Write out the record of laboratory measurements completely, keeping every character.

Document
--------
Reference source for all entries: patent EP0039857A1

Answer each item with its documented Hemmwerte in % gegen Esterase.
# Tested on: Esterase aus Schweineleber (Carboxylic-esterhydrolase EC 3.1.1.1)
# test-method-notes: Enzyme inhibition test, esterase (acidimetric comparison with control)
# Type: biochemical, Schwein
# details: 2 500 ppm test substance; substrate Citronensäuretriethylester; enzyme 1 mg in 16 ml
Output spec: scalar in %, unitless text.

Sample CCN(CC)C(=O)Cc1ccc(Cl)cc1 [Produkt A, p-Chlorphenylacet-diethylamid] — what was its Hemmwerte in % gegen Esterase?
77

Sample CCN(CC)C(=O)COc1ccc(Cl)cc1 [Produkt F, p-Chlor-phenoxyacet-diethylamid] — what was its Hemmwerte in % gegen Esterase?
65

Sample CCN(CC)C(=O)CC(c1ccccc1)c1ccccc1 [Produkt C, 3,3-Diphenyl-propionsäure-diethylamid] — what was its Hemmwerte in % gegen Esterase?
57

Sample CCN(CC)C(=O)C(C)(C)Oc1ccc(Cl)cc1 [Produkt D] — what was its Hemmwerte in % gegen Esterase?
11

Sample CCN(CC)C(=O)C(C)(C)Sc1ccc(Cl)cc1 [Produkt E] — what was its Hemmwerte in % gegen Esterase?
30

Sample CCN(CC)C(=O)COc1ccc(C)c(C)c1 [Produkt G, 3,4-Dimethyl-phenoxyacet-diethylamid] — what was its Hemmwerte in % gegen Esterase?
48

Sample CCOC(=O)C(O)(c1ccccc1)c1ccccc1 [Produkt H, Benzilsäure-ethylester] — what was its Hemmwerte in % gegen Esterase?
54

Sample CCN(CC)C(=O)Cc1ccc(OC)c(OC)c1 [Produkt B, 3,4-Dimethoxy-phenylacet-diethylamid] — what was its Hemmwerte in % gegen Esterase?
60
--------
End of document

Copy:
Reference source for all entries: patent EP0039857A1

Answer each item with its documented Hemmwerte in % gegen Esterase.
# Tested on: Esterase aus Schweineleber (Carboxylic-esterhydrolase EC 3.1.1.1)
# test-method-notes: Enzyme inhibition test, esterase (acidimetric comparison with control)
# Type: biochemical, Schwein
# details: 2 500 ppm test substance; substrate Citronensäuretriethylester; enzyme 1 mg in 16 ml
Output spec: scalar in %, unitless text.

Sample CCN(CC)C(=O)Cc1ccc(Cl)cc1 [Produkt A, p-Chlorphenylacet-diethylamid] — what was its Hemmwerte in % gegen Esterase?
77

Sample CCN(CC)C(=O)COc1ccc(Cl)cc1 [Produkt F, p-Chlor-phenoxyacet-diethylamid] — what was its Hemmwerte in % gegen Esterase?
65

Sample CCN(CC)C(=O)CC(c1ccccc1)c1ccccc1 [Produkt C, 3,3-Diphenyl-propionsäure-diethylamid] — what was its Hemmwerte in % gegen Esterase?
57

Sample CCN(CC)C(=O)C(C)(C)Oc1ccc(Cl)cc1 [Produkt D] — what was its Hemmwerte in % gegen Esterase?
11

Sample CCN(CC)C(=O)C(C)(C)Sc1ccc(Cl)cc1 [Produkt E] — what was its Hemmwerte in % gegen Esterase?
30

Sample CCN(CC)C(=O)COc1ccc(C)c(C)c1 [Produkt G, 3,4-Dimethyl-phenoxyacet-diethylamid] — what was its Hemmwerte in % gegen Esterase?
48

Sample CCOC(=O)C(O)(c1ccccc1)c1ccccc1 [Produkt H, Benzilsäure-ethylester] — what was its Hemmwerte in % gegen Esterase?
54

Sample CCN(CC)C(=O)Cc1ccc(OC)c(OC)c1 [Produkt B, 3,4-Dimethoxy-phenylacet-diethylamid] — what was its Hemmwerte in % gegen Esterase?
60